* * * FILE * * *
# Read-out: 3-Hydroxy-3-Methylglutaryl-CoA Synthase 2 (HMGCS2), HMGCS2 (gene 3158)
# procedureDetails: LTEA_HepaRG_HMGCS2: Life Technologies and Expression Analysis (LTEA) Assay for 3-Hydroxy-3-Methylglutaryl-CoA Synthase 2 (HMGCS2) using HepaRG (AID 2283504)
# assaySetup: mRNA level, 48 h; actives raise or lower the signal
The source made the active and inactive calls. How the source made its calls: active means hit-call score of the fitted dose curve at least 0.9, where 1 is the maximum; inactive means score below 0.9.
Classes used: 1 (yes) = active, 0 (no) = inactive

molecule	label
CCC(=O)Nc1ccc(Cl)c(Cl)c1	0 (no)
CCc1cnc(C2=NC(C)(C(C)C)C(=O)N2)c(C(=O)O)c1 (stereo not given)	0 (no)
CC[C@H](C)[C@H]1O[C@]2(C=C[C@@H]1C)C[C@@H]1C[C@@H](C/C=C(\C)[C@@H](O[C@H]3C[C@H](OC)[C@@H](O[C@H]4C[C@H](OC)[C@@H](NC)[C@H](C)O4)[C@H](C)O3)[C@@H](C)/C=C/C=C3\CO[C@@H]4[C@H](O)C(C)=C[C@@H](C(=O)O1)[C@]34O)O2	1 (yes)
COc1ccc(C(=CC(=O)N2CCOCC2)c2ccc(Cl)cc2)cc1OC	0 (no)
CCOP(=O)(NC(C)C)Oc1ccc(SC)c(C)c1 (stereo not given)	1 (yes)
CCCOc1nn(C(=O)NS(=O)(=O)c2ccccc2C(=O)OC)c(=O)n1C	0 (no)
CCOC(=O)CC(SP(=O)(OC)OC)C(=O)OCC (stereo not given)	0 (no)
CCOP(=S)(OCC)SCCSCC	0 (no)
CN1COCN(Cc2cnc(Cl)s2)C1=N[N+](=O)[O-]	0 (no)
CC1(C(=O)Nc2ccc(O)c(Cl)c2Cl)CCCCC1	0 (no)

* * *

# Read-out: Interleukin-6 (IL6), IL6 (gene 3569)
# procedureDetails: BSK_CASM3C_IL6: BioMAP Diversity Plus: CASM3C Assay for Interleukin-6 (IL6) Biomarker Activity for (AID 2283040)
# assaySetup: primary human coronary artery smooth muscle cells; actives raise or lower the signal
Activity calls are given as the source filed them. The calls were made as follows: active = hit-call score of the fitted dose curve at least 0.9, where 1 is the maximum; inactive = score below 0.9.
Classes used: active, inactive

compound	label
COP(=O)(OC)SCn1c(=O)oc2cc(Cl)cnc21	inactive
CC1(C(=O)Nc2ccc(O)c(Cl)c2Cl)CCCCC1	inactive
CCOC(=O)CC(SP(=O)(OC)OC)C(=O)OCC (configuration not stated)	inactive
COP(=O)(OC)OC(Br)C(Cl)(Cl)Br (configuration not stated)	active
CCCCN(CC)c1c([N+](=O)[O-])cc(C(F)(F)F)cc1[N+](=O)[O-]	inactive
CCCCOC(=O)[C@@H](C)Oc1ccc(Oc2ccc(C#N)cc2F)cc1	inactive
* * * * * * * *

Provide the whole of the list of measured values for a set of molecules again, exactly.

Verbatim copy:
# Read-out: 3-Hydroxy-3-Methylglutaryl-CoA Synthase 2 (HMGCS2), HMGCS2 (gene 3158)
# procedureDetails: LTEA_HepaRG_HMGCS2: Life Technologies and Expression Analysis (LTEA) Assay for 3-Hydroxy-3-Methylglutaryl-CoA Synthase 2 (HMGCS2) using HepaRG (AID 2283504)
# assaySetup: mRNA level, 48 h; actives raise or lower the signal
The source made the active and inactive calls. How the source made its calls: active means hit-call score of the fitted dose curve at least 0.9, where 1 is the maximum; inactive means score below 0.9.
Classes used: 1 (yes) = active, 0 (no) = inactive

molecule	label
CCC(=O)Nc1ccc(Cl)c(Cl)c1	0 (no)
CCc1cnc(C2=NC(C)(C(C)C)C(=O)N2)c(C(=O)O)c1 (stereo not given)	0 (no)
CC[C@H](C)[C@H]1O[C@]2(C=C[C@@H]1C)C[C@@H]1C[C@@H](C/C=C(\C)[C@@H](O[C@H]3C[C@H](OC)[C@@H](O[C@H]4C[C@H](OC)[C@@H](NC)[C@H](C)O4)[C@H](C)O3)[C@@H](C)/C=C/C=C3\CO[C@@H]4[C@H](O)C(C)=C[C@@H](C(=O)O1)[C@]34O)O2	1 (yes)
COc1ccc(C(=CC(=O)N2CCOCC2)c2ccc(Cl)cc2)cc1OC	0 (no)
CCOP(=O)(NC(C)C)Oc1ccc(SC)c(C)c1 (stereo not given)	1 (yes)
CCCOc1nn(C(=O)NS(=O)(=O)c2ccccc2C(=O)OC)c(=O)n1C	0 (no)
CCOC(=O)CC(SP(=O)(OC)OC)C(=O)OCC (stereo not given)	0 (no)
CCOP(=S)(OCC)SCCSCC	0 (no)
CN1COCN(Cc2cnc(Cl)s2)C1=N[N+](=O)[O-]	0 (no)
CC1(C(=O)Nc2ccc(O)c(Cl)c2Cl)CCCCC1	0 (no)

* * *

# Read-out: Interleukin-6 (IL6), IL6 (gene 3569)
# procedureDetails: BSK_CASM3C_IL6: BioMAP Diversity Plus: CASM3C Assay for Interleukin-6 (IL6) Biomarker Activity for (AID 2283040)
# assaySetup: primary human coronary artery smooth muscle cells; actives raise or lower the signal
Activity calls are given as the source filed them. The calls were made as follows: active = hit-call score of the fitted dose curve at least 0.9, where 1 is the maximum; inactive = score below 0.9.
Classes used: active, inactive

compound	label
COP(=O)(OC)SCn1c(=O)oc2cc(Cl)cnc21	inactive
CC1(C(=O)Nc2ccc(O)c(Cl)c2Cl)CCCCC1	inactive
CCOC(=O)CC(SP(=O)(OC)OC)C(=O)OCC (configuration not stated)	inactive
COP(=O)(OC)OC(Br)C(Cl)(Cl)Br (configuration not stated)	active
CCCCN(CC)c1c([N+](=O)[O-])cc(C(F)(F)F)cc1[N+](=O)[O-]	inactive
CCCCOC(=O)[C@@H](C)Oc1ccc(Oc2ccc(C#N)cc2F)cc1	inactive